a decent approximation. We're extrapolating forward
from that first point and the current slope. So we really just have to figure
out the slope of this line, and just see where that line
is at t is equal to 1/4. And you say, wait. How do we know what
the derivative of W is at 0 without knowing W? And that's where
we can go straight to this differential equation. We could actually rewrite
this differential equation using slightly
different notation. This is the derivative
of W with respect to t. We could write that as W
prime of t is equal to 1 over 25 times the function
W, which is a function of t, minus 300. And when you look
at it this way, it becomes a little
bit clearer on how to figure out what the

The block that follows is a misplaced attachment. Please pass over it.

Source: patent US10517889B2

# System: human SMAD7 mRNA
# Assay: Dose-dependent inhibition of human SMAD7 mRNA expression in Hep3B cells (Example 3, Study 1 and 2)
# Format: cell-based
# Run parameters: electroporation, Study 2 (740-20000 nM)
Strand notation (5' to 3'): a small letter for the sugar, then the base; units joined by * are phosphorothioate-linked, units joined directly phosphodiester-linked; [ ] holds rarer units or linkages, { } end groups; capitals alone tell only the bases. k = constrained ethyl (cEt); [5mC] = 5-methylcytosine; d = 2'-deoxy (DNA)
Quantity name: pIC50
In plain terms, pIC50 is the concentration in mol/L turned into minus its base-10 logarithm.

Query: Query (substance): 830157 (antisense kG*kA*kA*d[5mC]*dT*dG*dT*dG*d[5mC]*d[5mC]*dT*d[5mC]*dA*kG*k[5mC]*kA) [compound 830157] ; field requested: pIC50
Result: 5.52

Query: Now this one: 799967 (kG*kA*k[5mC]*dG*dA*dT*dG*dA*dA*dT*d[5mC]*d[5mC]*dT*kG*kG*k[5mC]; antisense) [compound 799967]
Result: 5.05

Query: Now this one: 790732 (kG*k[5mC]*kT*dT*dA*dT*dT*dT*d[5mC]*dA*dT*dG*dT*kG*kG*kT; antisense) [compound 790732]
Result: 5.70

derivative of W is at 0. The slope of that line
literally is just the derivative of W evaluated at 0. So let's literally take
the derivative of W and evaluate it at 0. So we have W prime
of 0 is equal to 1 over 25 times W of
0, which we know. We know this is 1,400
tons of solid waste. This is how much waste
there is at time 0. Minus 300. So this right over
here is 1,400. And so we have W prime
at time equals 0. So our slope at time equals
0, or our derivative at time equals 0, is equal to 1 over 25
times 1,400 minus 300 is 1,100. And 25 goes into
1,100 44 times, right? It goes four times
into each 100. We have 11 hundreds here. So it'll go 44 times. So it goes 44. So the slope of that line is 44. We could say m for slope. Or actually, let me just
write down the word. The slope of this line is 44. And I just ate some
peanuts or something. So my voice is a little dry. So bear with me. But the slope of
this line is 24. So how do we use that
to find an approximation for the amount of waste
that the landfill contains at the end of the
first three months? Well, let me zoom
in a little bit. And actually, my fingers
are all salty, too. So maybe I don't have a
proper grip on my pen. But I'll try my best. Let me just zoom in